ch. 4 a long form book response to The Bible Tells Me So by Peter Enns

Until last autumn, I had not read any of Dr. Peter Enns' books although I am a regular reader of his blog at Patheos, "rethinking biblical christianity..." I did write a brief review in November and after writing the long form book response to Flood's book Disarming Scripture, I thought it would benefit me to reflect more on this book as well. It is an excellent book and written in a more accessible style than Flood's. There are only seven chapters with numerous sub-headings in each chapter.

The 4th chapter ends with this thought, which makes the issues covered here seem less heretical, "getting the Bible right and getting Jesus right are not the same thing." p. 164 This chapter is titled, "Why doesn't God make up his mind?"

If we see the Bible's writers as people on different stages of their journeys in their relationship with God, we will be much less frustrated with it's contradictory rules and views of God, "different parts of the Bible appeal to us at different times and on different points in our walk with God. It's all good, but not as a quick and ready answer key to life..." (p. 135) Enns thinks we lose much more than we gain when we try to "squish the Bible's diverse voices into one voice" (p. 136).

When we let the Bible have many voices instead of one, we will not be upset with the contradictory statements in the Proverbs. For example some Proverbs says wealth is good, others say riches wither. As we zoom out to Proverbs poetic neighbors, we see disagreements between them.  Proverbs values wisdom, Ecclesiastes says wisdom doesn't change the fact that we all die and ignorance can be more blissful. Proverbs says the righteous live good lives blessed by God and Job tells the story of a righteous guy whose life falls apart. His friends recite to him wisdom in the same vein as Proverbs to get him to confess his sin and God finally intervenes and tells the friends they have misrepresented Him and Job needs to pray for them. In Enns's helpful perspective, these books are examples of "portraits of God and the life of faith, and both are in the Bible. And both are valid." (p. 145)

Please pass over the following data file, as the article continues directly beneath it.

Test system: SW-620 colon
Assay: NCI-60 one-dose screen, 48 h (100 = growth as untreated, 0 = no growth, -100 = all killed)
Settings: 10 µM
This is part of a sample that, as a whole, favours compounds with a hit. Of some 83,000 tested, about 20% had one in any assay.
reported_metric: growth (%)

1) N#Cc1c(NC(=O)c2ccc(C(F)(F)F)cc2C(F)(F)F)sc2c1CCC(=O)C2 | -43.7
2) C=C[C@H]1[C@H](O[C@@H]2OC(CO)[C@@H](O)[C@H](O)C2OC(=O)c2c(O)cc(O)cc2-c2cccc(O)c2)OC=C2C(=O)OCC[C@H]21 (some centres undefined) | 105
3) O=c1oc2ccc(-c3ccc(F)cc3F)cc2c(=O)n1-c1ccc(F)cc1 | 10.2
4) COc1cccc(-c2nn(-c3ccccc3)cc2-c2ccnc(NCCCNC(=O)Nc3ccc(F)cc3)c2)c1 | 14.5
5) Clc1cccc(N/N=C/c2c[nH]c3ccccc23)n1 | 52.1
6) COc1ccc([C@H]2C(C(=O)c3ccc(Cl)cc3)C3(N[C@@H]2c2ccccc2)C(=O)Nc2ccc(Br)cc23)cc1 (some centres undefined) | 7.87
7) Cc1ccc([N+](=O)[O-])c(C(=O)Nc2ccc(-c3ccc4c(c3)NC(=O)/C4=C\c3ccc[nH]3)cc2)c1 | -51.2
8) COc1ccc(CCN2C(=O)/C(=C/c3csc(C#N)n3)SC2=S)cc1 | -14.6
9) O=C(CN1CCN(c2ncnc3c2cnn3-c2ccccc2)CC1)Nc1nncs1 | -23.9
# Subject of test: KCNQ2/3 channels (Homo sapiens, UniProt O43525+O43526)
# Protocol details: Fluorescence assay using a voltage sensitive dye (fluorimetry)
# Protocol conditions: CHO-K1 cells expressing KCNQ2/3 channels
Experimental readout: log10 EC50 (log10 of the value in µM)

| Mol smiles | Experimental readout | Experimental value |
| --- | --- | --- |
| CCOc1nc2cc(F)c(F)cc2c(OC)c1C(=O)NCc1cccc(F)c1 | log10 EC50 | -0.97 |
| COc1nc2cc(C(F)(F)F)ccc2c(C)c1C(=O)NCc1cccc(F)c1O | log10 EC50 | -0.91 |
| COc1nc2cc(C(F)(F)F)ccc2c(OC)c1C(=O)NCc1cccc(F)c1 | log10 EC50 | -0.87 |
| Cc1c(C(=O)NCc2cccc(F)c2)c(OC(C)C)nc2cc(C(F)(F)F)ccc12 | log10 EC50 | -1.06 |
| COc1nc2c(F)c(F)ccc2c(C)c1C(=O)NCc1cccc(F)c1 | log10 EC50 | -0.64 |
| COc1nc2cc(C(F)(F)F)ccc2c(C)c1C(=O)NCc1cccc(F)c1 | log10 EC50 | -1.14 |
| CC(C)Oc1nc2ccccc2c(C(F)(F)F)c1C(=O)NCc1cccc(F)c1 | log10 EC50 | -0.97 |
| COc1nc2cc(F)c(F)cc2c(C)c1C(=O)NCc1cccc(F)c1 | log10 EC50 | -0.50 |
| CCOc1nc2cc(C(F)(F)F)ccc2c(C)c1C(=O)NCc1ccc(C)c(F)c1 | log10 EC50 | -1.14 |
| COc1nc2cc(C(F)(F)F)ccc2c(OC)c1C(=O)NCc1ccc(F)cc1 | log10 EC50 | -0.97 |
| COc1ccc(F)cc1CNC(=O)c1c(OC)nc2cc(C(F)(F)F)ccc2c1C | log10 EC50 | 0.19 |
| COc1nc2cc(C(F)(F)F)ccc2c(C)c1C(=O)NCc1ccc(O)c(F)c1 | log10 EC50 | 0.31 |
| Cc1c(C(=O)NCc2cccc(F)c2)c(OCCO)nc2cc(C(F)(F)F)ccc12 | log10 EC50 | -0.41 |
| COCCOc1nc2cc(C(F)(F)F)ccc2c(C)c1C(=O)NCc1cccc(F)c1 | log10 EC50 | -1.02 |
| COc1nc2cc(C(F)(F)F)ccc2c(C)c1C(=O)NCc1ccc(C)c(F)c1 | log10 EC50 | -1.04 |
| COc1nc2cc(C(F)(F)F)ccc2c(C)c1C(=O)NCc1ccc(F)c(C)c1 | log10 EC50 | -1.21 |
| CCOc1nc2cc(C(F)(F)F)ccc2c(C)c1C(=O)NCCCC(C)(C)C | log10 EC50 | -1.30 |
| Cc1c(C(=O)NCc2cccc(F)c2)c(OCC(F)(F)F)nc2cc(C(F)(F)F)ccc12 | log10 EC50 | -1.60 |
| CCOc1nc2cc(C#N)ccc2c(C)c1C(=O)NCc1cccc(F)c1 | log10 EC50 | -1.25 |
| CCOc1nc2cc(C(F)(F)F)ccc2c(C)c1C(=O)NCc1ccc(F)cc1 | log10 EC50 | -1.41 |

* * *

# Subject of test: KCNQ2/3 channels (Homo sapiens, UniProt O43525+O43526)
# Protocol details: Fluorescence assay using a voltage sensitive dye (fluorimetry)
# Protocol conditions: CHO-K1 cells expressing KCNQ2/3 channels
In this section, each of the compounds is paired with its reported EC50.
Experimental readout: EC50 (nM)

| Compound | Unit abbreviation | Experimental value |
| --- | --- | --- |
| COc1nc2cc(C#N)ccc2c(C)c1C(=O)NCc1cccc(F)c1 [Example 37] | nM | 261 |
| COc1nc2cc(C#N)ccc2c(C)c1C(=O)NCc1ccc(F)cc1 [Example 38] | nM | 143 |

Some places in the Old Testament portray other gods in the heavenly realm.  In the beginning of the book of Job we see "a heavenly meeting, a gathering of the lesser gods come to present themselves before Yahweh in what looks like a weekly staff meeting." (p. 151) Psalm 82 has a similar scene where gods are responsible for certain kings. In Old Testament studies this is known as the divine council. For in depth research on this topic, Dr. Michael Heiser's research is a good place to start. If we read the Bible as mono-vocal instead of multi-vocal and uncorrected by Jesus we would have to believe God sits atop a pantheon of lower gods, but if we let Jesus correct what needs to be corrected we don't have to live in such unnecessary tension. We can say the Psalmist got it wrong. We can say the author of Job got it wrong.

Repeatedly in the Bible God is presented as a flip-flopper. God looks at Noah's world and is sorry for creating mankind. God stops Abraham from killing his son after he realizes Abe's intensity of devotion. God looks at the children of Israel shortly after the Exodus and tells Moses he's going to only save him, like Noah, and kill the rest, but Moses persuades him otherwise. Jesus also tries to persuade God the night before his crucifixion to not be killed.  "A God like us is not a problem. The New Testament, where God becomes one of us, calls this Good News." (p. 159)

Can you have sex with your wife during her menses? Yes according to Leviticus 15, no five chapters later. Did God change his mind on this topic? Did the human author forget what he wrote? Or were multiple traditions consolidated centuries later during the exile? There a multitude of examples like this and Enns lists several more. (I talk about this as well back in September.)  The Bible's editors did not remove these contradictions. "The Bible they were happy to produce is complicated, challenging, and messy - and if you believe God had some say in producing hte Bible, you have to conclude that God was apparently quite happy to let them do it." (p. 163)

Over and over again Enns sees these issues not as things to be solved but stories to be listened to and adjudicated by us the readers, in light of the full revelation of God in Jesus, and appreciated by us depending on our own life stages and spiritual journeys.

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